The Dark Knight Rises Review

Batman could be anybody.

This simple premise is what lies at the heart of The Dark Knight Rises, and mirrors one of the main reasons for my own love of the character.

Whilst my high level of investment no doubt skews my view to a degree, I still feel confident in stating that this film can stand proudly alongside its predecessors, both as an entertaining movie, and a technically brilliant film.

There are of course no spoilers to be found here, so please read on!

The cast, including several Academy Award winners and nominees, has to be one of the best assembled for any film, and new members Tom Hardy, Anne Hathaway, Marion Cotillard and Joseph Gordon-Levitt more than hold their own.

Christian Bale gives his best performance yet as Batman/Bruce Wayne. From eccentric billionaire and tortured soul through to enraged Batman, he captures each face of the character perfectly. What is most impressive is his ability to convey emotion through just his voice and eyes. Depending on who he is talking to his voice changes from the deep growl through to a much softer almost Bruce Wayne voice. This is my Bruce Wayne and Batman brought to life, and I don’t envy whoever takes over the cape and cowl next.

From his first scene to his last, Bane is a beast of a man and Tom Hardy provides us with an extremely interesting version of a character that most will only have the misfortune of knowing through 1997’s Batman & Robin. This version couldn’t be further from that. He is clever, calculating and truly menacing. His mouth may be covered but Hardy uses a voice that is surprisingly effective and chilling. This is the most convincing portrayal of Bane I’ve seen in any medium since his first appearance in 1993 and hopefully a watershed moment for the character.

Many people argued before the release of the film that Anne Hathaway would be a terrible Catwoman. But this isn’t the same actress seen in The Princess Diaries and The Devil Wears Prada, with Hathaway’s Selina Kyle seamlessly shifting into whatever persona will help her in a given situation. She is the biggest surprise of this film, and I found myself wanting to see more. Her chemistry with Bale is striking, far better than with either Katie Holmes or Maggie Gyllenhaal and the scenes including both are high points (both in and out of costume).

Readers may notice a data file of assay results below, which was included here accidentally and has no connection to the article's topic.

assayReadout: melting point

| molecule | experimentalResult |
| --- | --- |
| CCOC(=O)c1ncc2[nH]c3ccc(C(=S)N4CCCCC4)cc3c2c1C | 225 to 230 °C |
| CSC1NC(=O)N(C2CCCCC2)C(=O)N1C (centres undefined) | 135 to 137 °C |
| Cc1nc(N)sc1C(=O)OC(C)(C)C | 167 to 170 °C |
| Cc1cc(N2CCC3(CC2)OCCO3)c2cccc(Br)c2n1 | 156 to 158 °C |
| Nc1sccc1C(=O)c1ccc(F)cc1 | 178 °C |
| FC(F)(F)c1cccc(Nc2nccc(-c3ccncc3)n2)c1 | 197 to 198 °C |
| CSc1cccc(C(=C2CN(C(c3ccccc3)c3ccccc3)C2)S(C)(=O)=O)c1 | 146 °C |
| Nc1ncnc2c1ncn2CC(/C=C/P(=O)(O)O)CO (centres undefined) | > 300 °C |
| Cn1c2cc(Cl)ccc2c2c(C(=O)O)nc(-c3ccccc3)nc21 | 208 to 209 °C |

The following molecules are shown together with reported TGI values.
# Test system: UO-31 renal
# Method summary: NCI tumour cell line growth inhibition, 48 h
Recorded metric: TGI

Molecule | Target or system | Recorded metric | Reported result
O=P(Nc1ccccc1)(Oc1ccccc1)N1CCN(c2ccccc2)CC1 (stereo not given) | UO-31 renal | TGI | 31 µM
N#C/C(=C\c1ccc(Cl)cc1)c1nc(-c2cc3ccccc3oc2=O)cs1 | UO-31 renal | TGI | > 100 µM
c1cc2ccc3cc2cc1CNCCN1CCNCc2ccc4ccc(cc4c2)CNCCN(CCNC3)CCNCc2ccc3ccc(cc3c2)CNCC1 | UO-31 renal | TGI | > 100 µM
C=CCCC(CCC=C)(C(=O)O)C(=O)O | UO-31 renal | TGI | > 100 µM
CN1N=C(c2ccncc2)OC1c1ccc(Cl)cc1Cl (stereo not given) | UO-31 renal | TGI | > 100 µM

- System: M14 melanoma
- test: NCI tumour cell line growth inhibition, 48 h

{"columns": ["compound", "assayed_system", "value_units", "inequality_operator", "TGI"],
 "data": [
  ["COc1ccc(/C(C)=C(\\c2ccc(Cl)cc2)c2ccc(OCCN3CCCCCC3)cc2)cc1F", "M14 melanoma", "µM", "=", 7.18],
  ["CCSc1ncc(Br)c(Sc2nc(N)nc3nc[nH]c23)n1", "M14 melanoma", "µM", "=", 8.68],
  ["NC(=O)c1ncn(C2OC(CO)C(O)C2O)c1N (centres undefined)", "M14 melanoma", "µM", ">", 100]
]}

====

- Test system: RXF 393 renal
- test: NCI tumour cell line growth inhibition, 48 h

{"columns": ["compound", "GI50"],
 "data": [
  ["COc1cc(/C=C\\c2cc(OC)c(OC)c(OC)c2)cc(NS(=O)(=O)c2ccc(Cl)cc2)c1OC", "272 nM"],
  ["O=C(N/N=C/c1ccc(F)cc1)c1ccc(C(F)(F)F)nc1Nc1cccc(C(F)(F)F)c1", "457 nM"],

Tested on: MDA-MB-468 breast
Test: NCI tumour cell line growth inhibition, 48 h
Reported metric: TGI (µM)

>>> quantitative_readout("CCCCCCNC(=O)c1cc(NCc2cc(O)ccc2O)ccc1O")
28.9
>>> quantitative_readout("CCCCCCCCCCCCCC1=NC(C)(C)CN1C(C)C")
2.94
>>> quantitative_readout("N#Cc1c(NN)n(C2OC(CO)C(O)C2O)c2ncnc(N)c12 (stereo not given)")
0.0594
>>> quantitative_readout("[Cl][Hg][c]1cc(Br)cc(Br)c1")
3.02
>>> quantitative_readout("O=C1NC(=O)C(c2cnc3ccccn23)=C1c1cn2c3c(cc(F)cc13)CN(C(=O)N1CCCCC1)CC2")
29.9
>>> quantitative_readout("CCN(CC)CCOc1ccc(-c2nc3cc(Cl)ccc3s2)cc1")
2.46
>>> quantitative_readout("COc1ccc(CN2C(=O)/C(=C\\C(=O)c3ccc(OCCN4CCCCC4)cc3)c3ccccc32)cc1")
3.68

Returning characters Jim Gordon and Lucius Fox are still represented by Gary Oldman and Morgan Freeman, and continue to bring real quality to their roles. Gordon is heavily weighed down by the lies he concocted alongside Batman, and though they have brought great prosperity to a once decaying city, the personal cost has been high. Fox again acts as this franchise’s ‘Q’, and still manages to raise a few smiles in his exchanges with Bruce.

Special mention must be made of Michael Caine as Alfred, still present as Bruce’s butler, surrogate Father and partner. He shines, and his scenes are overall the most emotionally charged of the whole trilogy.

After the quick cuts of the fight scenes in both Batman Begins and The Dark Knight, Nolan opts to pull back the camera this time, giving us a great view of both Batman and Bane as they duke it out (their fights being the most brutal and visceral of any Batman film), as well the climactic battle. Cinematographer Wally Pfister works wonders with every scene, from the white mausoleum like feeling of the rebuilt Wayne Manor, to breath-taking views of Gotham as we see the results of Bane’s machinations.

Gripes are minor, and really come down to personal opinion. If you haven’t bought into Bale’s gruff Batman voice by now, nothing here will sway you. At times it is at its most severe, and in one scene verges on becoming a parody of itself. However, this is the final film in a trilogy, and really by this point you should know if you’re going to be on board. Bane can also be hard to understand at times, though I found that you tune into this voice as the film progresses.

There are points where you may need to ‘go with the flow’ and just accept that these characters are capable of things we can’t imagine being possible. It’s a Batman film, and to quibble over such things is to miss the point somewhat. Nolan may have crafted a grounded world for these characters to inhabit, but it’s still ultimately based on a superhero story, and he doesn’t miss that fact.

I do feel that this film is so rich in content that it needs at least two viewings to fully appreciate what is going on. All the information is there, you just sometimes have to listen/look for it which can be a bit much the first time. Also, please try to watch this film in its intended IMAX format if you can. It was the first time I’d visited such a screen and it was extremely impressive.

Perhaps the biggest strengths of this film (and the trilogy) are that it respects the source material whilst also forging its own path, plus it knows who this story is really about. Previous films concentrated on the villains to the detriment of Batman, but here they are engaging characters, and the challenges they present to Bruce and Gotham are used to show us how far he is prepared to go and what he will go through to save his city.

Though it has its faults, this film is fantastic and a fitting end to what is now my favourite film trilogy. Christopher Nolan and his team have taken my favourite character, whom I have followed since before I can remember, and treated it with intelligence and respect. The Dark Knight Rises avoids the ‘third movie curse’ with style and emotion. Bittersweet is the fact that whilst we have another brilliant entry in the series and a great conclusion, we will never again visit Nolan’s Gotham and the wonderful characters it has been populated with.
The fire rises? It has risen far higher than I ever dared imagine.

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